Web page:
ROBINS AIR FORCE BASE, Ga. --
Seventy-five is a lucky number for the 559th Aircraft Maintenance Squadron with the Warner Robins Air Logistics Complex at Robins Air Force Base, Georgia.
The squadron reached a major milestone by increasing the Planned/Scheduled Depot Level Maintenance by 75% for C-5M Super Galaxies this year.
Maintenance production for the C-5M aircraft is at its highest in 10 years, according to Brig. Gen. Jon A. Eberlan, Warner Robins Air Logistics Complex commander.
“The improvements made by our maintenance teams are record-breaking,” Eberlan said. “Getting these aircraft turned around and back in the fight is critical for global reach operations.”
Getting the C-5M aircraft work complete or “sold” as they call it, takes a team of over one hundred maintenance professionals who at one time will manage over 3,000 parts ranging in size from a pin to a small office per aircraft. They accomplished the work by incorporating the Air Force Sustainment Center’s Art of the Possible constraint-based management system.
Focusing on a disciplined approach, the team simultaneously worked multiple jobs on the aircraft correcting, deficiencies on the spot and refusing to pass those issues down the line. The renewed efforts on efficient execution throughput led to the record-breaking production for C-5M’s.
This success was not easy as many factors come into play when projecting how long aircraft will take to complete the P/SDLM process.
“Factors such as supply chain issues, manning issues, and parts availability can cause changes to the production schedule,” said John Kieweg, 559th AMXS Squadron director.
According to Kiewig, the squadron was having difficulty getting aircraft through the functional test phase of the maintenance program. Aircraft that used to take months to pass testing are now getting through in a matter of weeks due to improvements in production.
“We’ve been the ‘Bad News Bears’ of the P/SDLM process for a long time, and now, people are coming to us to see what we’re doing and the changes we have made to have a good year of success,” he said.
The C-5M aircraft is a strategic transport aircraft and is the largest aircraft in the Air Force. Some were built in the late 1960s. According to William Sheffield, 559th AMXS Squadron production supervisor, this aging fleet will remain in service for the next two decades.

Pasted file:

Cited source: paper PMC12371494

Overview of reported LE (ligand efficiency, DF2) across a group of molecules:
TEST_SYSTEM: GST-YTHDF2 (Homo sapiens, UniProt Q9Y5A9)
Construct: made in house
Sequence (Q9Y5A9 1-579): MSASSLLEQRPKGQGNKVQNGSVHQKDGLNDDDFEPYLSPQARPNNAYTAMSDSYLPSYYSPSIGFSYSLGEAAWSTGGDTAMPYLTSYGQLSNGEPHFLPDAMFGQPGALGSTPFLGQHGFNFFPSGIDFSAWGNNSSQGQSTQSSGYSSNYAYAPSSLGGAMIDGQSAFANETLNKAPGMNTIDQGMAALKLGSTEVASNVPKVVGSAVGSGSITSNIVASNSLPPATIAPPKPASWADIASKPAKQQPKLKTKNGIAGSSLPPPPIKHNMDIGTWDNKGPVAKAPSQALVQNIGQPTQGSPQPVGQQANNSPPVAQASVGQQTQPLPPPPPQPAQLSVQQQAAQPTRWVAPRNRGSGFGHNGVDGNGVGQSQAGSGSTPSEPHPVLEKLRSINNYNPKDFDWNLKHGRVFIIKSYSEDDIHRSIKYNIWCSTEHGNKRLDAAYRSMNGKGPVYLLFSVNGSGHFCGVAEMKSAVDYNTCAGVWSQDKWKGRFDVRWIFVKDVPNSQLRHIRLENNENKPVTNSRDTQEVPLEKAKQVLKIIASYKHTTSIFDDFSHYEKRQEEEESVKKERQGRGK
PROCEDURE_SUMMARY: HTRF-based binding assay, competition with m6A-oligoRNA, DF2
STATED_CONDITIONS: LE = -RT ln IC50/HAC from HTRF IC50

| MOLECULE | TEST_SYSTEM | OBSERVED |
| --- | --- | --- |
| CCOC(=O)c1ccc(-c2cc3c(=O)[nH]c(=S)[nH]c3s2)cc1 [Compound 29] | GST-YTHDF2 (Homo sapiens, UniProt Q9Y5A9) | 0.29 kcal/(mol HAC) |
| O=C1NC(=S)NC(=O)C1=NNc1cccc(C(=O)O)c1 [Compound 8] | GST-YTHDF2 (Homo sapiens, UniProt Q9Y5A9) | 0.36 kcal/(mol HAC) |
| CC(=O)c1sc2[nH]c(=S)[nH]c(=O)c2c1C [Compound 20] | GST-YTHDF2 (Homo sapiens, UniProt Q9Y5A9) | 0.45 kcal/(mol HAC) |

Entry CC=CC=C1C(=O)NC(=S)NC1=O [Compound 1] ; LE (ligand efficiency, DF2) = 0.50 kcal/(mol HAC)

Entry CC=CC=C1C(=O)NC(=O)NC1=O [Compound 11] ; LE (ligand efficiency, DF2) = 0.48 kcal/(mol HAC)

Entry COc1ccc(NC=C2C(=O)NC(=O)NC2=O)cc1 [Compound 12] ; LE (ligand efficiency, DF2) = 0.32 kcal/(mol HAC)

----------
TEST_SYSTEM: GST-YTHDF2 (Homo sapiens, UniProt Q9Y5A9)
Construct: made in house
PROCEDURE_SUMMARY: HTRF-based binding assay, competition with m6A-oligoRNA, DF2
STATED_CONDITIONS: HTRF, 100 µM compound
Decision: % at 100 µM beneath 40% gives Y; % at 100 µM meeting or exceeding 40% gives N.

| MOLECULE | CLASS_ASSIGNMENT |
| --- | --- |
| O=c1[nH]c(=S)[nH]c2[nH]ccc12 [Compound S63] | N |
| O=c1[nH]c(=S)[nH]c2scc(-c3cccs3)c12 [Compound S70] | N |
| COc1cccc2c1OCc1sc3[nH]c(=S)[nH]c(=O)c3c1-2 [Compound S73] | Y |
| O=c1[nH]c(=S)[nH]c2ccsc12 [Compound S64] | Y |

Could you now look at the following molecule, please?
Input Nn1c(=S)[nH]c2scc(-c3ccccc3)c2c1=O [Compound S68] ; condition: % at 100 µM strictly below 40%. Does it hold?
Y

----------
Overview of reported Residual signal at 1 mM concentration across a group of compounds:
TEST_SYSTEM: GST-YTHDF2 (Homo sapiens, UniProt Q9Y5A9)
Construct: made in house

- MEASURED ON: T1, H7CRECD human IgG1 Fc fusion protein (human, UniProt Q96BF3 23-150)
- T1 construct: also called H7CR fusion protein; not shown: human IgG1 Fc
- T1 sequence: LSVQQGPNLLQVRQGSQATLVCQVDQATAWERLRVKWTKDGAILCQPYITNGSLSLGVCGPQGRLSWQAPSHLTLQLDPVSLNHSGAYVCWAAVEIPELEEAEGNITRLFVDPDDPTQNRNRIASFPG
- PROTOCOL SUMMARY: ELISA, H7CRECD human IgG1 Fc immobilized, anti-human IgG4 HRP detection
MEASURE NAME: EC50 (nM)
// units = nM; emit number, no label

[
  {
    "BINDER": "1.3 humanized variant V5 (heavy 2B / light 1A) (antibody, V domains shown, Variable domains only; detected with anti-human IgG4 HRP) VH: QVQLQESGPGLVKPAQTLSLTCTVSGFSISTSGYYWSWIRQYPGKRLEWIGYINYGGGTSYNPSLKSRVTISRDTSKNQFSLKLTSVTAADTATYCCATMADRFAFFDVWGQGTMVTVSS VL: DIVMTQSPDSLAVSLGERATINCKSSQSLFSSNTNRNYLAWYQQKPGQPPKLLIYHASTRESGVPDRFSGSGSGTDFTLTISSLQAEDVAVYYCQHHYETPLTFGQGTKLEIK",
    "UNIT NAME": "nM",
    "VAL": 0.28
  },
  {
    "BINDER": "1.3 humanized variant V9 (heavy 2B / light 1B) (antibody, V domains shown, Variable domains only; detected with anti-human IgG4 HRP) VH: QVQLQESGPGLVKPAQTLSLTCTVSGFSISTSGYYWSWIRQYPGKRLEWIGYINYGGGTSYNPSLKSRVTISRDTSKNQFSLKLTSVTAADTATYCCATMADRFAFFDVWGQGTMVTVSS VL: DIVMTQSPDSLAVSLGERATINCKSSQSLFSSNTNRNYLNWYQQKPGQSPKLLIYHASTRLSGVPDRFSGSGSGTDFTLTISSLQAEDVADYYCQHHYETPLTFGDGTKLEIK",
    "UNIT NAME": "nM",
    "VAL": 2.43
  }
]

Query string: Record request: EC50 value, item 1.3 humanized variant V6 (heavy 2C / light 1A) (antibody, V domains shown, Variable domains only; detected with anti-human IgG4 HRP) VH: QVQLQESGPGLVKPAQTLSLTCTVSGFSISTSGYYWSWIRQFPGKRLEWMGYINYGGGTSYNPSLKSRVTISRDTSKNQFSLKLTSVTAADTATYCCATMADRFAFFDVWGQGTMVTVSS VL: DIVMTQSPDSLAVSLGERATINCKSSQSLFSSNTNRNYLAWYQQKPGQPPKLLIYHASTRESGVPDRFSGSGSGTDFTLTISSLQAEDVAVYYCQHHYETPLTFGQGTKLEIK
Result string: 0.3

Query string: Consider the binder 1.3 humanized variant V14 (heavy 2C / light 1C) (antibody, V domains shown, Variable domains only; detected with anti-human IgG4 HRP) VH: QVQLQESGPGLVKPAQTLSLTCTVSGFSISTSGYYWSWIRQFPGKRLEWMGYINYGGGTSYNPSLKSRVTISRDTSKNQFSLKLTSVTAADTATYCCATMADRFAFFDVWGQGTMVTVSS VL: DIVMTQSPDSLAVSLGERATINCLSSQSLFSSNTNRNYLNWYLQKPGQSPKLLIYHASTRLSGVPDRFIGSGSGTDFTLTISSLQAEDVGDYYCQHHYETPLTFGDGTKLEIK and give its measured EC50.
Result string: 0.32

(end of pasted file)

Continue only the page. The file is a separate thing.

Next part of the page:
“There was a recent decision to extend the aircraft’s service life into the 2040’s,” Sheffield said. “This will be done through modernization programs implemented to include upgraded avionics, navigation, surveillance and traffic management systems, new safety equipment and an improved autopilot system, among many other improvements to sustain the aircraft’s readiness.”
“I’m proud to be a part of it. With the hard work and time we spend out here, we’re now beginning to see it pay off,” said Sheffield.
Keeping the aircraft flying takes a team effort and focus to get to the finish line.
“I feel pride in their accomplishment and I’m super excited to be part of the turnaround we made as a team,” said Matt Renno, 559th AMXS Squadron avionics supervisor. “I think it means a lot to the community. It shows that we can produce a quality product on time.
“This takes the cooperation between those who work on the flightline and those who support their efforts outside the Robins AFB perimeter,” Renno continued. “The whole community, contractors, suppliers outside of the base. It’s more than just people on the flight line, it’s the whole Middle Georgia area pulling together to make something like this happen.”
“I believe this is just the start,” he said “‘We’re not a ‘one-hit wonder.’ You’re going to see us back again next year.”